Written by Corey Crowder, Jesse Frasure, and Nicolle Galyon
One thing that I’m not even going to bother with is the controversy surrounding this song.
Rich country stars pretending to be working class guys has been a part of the genre since the dawn of the recording industry, and it’s nothing noteworthy. It’s been done better (John Anderson’s “Money in the Bank”) and worse (Alan Jackson’s “I Still Like Bologna”), but it’s not newsworthy.
Shelton’s version doesn’t strike the same balance of humor and sincerity that Anderson’s record does, but it’s still a well-crafted song that he sings well. The minimum wage metaphor is the weakest part of the chorus, with the other details being better examples of what the songwriters were going for, like the one-bedroom apartment and the six-pack on the living room carpet. Clear, concise, and easy to visualize, without needing to rely on federal and state labor laws to make the point. I would also edit out the chanting of “Your love is money.” It’s not a smart enough line to repeat ad nauseum.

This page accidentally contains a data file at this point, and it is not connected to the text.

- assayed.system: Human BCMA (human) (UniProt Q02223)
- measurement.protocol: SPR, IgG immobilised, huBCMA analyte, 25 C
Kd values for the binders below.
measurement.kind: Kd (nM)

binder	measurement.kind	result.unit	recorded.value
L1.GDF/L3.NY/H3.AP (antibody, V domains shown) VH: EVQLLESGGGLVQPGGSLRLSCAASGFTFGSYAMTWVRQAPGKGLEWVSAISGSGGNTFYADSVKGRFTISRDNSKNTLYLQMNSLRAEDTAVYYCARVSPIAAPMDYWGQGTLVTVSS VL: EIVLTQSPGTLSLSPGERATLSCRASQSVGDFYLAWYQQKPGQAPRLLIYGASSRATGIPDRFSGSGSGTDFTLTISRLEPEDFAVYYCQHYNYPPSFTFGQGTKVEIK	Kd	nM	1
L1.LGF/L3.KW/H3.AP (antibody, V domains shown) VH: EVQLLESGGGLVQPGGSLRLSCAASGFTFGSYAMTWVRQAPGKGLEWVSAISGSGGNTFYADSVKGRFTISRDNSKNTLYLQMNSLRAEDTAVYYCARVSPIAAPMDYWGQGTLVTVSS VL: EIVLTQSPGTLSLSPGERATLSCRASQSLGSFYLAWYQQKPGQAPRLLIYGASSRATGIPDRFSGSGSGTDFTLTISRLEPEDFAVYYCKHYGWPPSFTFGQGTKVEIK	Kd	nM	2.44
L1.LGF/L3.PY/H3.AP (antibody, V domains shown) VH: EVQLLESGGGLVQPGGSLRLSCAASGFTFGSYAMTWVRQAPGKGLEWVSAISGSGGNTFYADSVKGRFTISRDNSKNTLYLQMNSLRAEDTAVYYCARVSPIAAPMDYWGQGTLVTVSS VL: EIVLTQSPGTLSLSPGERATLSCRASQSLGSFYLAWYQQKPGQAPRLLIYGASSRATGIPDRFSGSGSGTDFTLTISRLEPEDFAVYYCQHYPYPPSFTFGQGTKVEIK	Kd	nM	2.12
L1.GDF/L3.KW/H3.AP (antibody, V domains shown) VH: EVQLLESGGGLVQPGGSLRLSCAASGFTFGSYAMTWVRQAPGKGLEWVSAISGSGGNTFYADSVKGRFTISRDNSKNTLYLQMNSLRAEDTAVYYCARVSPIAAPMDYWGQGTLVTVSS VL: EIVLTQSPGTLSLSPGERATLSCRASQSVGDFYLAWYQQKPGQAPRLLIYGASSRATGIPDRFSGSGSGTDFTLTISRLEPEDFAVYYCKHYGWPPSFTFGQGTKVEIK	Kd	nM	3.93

What holds the record back is common to most country records today, so get used to me saying it as I wade back into reviewing radio records. It’s too loud. These records are being made as if they’re supposed to play in an arena instead of on the radio. Strip it down for the studio, fellas, and amp it up for your live show. Shelton is one of the better vocalists of his generation, and there’s no need to drown him out.